The City is on the verge of changing our rules about residential infill, and not in a good way. That’s our short take on TC-4-20, a “Text Change” that would amend and loosen the city’s zoning code – the so-called Unified Development Ordinance, or UDO.

“Text Change” is not a term you encounter anywhere except in local laws. And since most of Raleigh’s TCs are related to development standards, and most are proposed by the development industry for the benefit of the development industry, it’s important for residents to be aware of what they are and how they work.

So, by way of introduction —

1 The first thing to know about TCs is that they are legalese, and they often describe in words things that are best understood if shown in pictures. Pictures can and should be included with the text, but Raleigh doesn’t always do that.

2 Because text changes can be so confusing to anyone who isn’t a development lawyer, the City did recently unveil a Text Change Engagement Portal, Public Input Portal, to give folks an opportunity to learn more and to provide input. This is a positive step in the public engagement process, but would be more helpful if the time period for commenting were increased and if there was better publicity about this tool.Before the current Council severed ties with the Citizens Advisory Councils, TCs were commonly explained by planning staff at CAC meetings. That method of public engagement needs to be restored.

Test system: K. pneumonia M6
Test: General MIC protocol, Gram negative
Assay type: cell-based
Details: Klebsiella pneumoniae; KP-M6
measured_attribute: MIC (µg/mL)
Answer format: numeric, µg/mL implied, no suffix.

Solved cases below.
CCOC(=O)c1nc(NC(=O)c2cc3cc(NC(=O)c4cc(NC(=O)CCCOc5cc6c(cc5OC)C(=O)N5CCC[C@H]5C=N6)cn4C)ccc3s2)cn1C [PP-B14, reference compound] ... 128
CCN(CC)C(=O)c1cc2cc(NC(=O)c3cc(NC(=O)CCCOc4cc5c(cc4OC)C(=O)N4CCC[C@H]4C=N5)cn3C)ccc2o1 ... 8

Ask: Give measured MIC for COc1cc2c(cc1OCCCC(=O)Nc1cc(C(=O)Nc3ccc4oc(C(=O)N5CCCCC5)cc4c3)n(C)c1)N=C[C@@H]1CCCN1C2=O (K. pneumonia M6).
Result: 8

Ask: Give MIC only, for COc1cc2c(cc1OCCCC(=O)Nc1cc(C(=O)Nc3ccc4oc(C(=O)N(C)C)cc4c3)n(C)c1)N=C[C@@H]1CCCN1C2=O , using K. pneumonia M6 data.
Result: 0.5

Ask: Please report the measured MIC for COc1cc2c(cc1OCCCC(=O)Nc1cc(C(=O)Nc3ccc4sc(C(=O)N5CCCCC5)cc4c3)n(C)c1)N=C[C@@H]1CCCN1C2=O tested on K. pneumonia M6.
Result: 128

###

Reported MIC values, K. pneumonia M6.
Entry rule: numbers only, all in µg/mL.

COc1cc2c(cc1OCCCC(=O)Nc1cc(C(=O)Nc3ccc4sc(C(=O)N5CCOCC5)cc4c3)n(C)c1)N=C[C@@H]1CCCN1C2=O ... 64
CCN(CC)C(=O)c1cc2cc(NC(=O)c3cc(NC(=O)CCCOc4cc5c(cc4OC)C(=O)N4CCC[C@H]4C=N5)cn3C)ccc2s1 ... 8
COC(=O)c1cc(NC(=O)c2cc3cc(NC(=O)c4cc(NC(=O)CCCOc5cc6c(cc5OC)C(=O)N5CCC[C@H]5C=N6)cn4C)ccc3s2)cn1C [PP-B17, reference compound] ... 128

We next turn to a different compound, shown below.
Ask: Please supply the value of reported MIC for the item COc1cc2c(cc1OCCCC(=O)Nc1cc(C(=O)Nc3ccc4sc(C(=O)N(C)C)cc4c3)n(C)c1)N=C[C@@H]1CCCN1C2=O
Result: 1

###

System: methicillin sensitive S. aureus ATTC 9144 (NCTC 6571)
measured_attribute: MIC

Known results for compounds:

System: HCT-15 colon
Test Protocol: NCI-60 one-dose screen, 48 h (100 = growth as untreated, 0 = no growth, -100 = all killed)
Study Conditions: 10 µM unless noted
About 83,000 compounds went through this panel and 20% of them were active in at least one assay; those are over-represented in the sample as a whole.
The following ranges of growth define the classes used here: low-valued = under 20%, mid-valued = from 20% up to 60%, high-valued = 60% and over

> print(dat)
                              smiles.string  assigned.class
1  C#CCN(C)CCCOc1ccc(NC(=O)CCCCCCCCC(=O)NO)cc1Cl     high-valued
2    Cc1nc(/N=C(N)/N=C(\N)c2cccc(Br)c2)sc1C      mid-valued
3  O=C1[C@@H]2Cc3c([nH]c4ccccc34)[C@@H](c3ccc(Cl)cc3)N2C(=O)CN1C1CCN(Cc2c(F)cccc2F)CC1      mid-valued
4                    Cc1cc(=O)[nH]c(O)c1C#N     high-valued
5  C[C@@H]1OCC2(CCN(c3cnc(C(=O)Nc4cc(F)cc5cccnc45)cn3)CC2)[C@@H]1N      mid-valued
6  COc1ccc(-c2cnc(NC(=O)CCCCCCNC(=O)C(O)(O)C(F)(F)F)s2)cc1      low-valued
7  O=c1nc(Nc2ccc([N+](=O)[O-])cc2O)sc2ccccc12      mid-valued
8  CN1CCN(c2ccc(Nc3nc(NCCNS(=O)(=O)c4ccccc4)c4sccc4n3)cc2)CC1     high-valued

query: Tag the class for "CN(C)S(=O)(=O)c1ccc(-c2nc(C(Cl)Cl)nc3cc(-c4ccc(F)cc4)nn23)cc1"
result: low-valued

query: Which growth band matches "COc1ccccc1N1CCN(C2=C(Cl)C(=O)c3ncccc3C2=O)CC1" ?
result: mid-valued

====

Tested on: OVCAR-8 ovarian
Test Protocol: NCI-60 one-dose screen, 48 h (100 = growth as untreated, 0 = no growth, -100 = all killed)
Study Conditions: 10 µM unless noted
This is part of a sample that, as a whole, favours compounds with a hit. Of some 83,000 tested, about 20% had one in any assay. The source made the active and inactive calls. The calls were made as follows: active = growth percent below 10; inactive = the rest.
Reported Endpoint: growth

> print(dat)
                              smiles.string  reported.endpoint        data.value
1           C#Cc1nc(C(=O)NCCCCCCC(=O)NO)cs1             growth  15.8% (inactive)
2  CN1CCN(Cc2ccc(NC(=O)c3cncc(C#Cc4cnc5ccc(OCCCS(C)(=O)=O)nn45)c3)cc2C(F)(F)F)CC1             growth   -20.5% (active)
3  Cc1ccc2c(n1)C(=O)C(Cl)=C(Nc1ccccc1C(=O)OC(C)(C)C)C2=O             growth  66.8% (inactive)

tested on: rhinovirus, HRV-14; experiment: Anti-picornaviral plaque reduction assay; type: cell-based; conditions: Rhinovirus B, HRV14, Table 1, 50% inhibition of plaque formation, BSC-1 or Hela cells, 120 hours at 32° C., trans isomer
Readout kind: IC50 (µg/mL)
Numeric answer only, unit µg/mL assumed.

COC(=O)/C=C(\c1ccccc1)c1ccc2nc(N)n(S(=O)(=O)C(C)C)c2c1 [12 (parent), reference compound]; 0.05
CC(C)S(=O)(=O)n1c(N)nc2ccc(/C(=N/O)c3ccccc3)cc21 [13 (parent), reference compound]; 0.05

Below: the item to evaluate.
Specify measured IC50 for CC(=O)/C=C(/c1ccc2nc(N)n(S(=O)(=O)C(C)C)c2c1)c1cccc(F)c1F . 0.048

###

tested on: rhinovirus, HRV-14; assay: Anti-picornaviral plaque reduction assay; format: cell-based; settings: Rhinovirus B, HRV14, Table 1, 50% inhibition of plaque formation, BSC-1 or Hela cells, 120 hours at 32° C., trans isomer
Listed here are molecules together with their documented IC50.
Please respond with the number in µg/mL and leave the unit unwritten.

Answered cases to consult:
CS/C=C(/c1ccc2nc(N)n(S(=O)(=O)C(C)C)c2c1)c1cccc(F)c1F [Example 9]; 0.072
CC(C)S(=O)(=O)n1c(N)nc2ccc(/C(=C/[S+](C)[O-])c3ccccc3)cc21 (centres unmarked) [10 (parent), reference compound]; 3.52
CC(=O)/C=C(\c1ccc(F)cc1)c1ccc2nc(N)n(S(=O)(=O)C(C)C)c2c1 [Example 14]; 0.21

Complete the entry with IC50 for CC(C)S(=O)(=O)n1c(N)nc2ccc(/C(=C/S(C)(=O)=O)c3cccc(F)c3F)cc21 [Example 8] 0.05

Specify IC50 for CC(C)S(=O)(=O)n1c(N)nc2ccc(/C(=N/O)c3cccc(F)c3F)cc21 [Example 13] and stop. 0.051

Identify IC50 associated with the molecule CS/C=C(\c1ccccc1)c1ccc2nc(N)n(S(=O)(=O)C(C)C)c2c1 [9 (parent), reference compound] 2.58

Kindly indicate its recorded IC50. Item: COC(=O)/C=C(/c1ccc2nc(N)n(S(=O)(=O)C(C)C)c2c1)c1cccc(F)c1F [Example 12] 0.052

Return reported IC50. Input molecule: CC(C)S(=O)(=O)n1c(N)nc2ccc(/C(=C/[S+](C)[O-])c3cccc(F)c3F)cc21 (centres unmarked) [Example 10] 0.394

3 Text changes are amendments to the City Code. Anyone can request a text change and even propose what it should say. If City Council approves – a preliminary approval — the process is that the Manager and staff take charge of producing a TC draft, which is then submitted to City Council for final adoption. A public hearing is required prior to final Council action.

4 If the TC draft relates to development, it is reviewed first by the Planning Commission before Council takes it up.


5 Ordinary Raleigh residents can find themselves at a disadvantage when a text change is proposed, as the language is often very technical. This doesn’t constitute a problem for developers and land use attorneys because they already speak the language.


So now, let’s look at TC-4-20, which according to the City website “Amends the Part 10 Raleigh Unified Development Ordinance (UDO) to modify how average grade and building height are determined, the applicability of residential infill compatibility and setback standards and how side wall plane height and setbacks are determined.”

That’s quite a mouthful, but, if passed, this text change would continue to erode what residents fought very hard for when the UDO was first adopted – residential infill compatibility.

As stated in the UDO,

“The intent of the residential infill compatibility standards is to accommodate and encourage compatible development in existing neighborhoods, while reinforcing the established character of the neighborhood and mitigating adverse impacts on adjacent homes.”

That means that when a house in an existing neighborhood is torn down or renovated, the replacement must be compatible with surrounding homes.

But TC-4-20 would allow many more exceptions to residential infill compatibility standards. It would also grant additional height allowances to infill projects.

TC-4-20 is scheduled to be discussed at the Planning Commission’s Text Change Committee meeting on August 18 at 4 p.m.

It could possibly come back to the Planning Commission as early as August 25 (Planning Commission meets on the 2nd and 4th Tuesday of each month) and then on to the City Council to set a public hearing.

If you want to learn more, plan to watch these meetings and sign up to ask questions or share your thoughts.

You can also email

Planning Commission members at

City Council members at

Planning Department staff at